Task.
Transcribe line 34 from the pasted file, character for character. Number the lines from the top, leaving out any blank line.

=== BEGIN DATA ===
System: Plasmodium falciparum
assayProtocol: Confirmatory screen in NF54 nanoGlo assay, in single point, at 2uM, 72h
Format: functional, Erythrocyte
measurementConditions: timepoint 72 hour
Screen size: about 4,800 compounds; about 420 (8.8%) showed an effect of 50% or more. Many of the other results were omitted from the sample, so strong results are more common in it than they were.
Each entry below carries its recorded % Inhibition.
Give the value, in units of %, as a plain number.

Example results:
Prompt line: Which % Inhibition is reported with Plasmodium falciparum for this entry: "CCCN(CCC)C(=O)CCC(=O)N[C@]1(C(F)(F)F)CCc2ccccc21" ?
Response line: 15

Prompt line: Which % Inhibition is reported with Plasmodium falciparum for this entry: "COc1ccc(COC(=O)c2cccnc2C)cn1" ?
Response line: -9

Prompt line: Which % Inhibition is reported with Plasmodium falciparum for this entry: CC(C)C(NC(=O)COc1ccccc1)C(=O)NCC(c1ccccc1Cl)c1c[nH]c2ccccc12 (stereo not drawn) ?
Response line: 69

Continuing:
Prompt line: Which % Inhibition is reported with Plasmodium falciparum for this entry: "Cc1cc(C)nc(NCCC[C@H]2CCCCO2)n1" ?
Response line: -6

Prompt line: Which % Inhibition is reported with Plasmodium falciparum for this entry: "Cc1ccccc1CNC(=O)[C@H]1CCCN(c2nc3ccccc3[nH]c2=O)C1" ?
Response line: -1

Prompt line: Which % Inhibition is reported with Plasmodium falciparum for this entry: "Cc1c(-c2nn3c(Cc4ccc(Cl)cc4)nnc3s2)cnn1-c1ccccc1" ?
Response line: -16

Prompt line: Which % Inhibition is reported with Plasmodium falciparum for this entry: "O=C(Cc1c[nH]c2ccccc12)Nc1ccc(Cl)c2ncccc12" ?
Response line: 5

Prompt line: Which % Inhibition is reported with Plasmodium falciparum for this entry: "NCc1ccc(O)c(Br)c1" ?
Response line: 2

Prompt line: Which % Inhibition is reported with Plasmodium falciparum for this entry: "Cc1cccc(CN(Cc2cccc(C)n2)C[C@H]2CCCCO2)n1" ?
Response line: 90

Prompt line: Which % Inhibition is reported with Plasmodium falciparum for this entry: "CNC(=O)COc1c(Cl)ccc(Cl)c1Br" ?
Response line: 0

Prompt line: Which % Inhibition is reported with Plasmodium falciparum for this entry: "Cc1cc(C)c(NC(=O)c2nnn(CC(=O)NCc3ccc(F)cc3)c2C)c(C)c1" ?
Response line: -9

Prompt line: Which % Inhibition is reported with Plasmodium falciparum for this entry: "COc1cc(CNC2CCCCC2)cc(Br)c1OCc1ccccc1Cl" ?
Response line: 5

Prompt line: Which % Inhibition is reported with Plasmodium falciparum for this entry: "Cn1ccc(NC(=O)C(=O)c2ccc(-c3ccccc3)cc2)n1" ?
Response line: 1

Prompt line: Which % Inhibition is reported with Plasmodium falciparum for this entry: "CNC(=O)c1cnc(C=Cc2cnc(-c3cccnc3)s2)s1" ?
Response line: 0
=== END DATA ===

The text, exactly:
Prompt line: Which % Inhibition is reported with Plasmodium falciparum for this entry: "Cn1ccc(NC(=O)C(=O)c2ccc(-c3ccccc3)cc2)n1" ?